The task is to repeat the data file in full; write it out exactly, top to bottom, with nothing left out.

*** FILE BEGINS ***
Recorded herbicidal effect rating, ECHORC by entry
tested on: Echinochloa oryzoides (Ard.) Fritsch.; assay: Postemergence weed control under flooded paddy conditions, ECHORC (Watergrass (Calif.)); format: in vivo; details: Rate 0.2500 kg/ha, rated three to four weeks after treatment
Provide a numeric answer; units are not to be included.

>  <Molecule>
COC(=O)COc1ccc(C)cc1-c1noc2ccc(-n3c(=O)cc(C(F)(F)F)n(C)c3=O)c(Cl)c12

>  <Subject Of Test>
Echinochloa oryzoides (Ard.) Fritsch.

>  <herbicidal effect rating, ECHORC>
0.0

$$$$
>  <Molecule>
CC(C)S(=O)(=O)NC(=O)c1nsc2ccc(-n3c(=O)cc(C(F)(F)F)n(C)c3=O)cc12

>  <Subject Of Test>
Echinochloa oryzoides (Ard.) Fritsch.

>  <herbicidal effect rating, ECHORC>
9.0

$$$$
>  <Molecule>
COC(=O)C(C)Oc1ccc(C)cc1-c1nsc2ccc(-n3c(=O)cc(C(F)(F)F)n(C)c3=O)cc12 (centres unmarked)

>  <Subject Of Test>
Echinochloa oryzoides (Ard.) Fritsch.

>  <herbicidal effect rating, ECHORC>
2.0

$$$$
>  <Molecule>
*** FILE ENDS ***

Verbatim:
Recorded herbicidal effect rating, ECHORC by entry
tested on: Echinochloa oryzoides (Ard.) Fritsch.; assay: Postemergence weed control under flooded paddy conditions, ECHORC (Watergrass (Calif.)); format: in vivo; details: Rate 0.2500 kg/ha, rated three to four weeks after treatment
Provide a numeric answer; units are not to be included.

>  <Molecule>
COC(=O)COc1ccc(C)cc1-c1noc2ccc(-n3c(=O)cc(C(F)(F)F)n(C)c3=O)c(Cl)c12

>  <Subject Of Test>
Echinochloa oryzoides (Ard.) Fritsch.

>  <herbicidal effect rating, ECHORC>
0.0

$$$$
>  <Molecule>
CC(C)S(=O)(=O)NC(=O)c1nsc2ccc(-n3c(=O)cc(C(F)(F)F)n(C)c3=O)cc12

>  <Subject Of Test>
Echinochloa oryzoides (Ard.) Fritsch.

>  <herbicidal effect rating, ECHORC>
9.0

$$$$
>  <Molecule>
COC(=O)C(C)Oc1ccc(C)cc1-c1nsc2ccc(-n3c(=O)cc(C(F)(F)F)n(C)c3=O)cc12 (centres unmarked)

>  <Subject Of Test>
Echinochloa oryzoides (Ard.) Fritsch.

>  <herbicidal effect rating, ECHORC>
2.0

$$$$
>  <Molecule>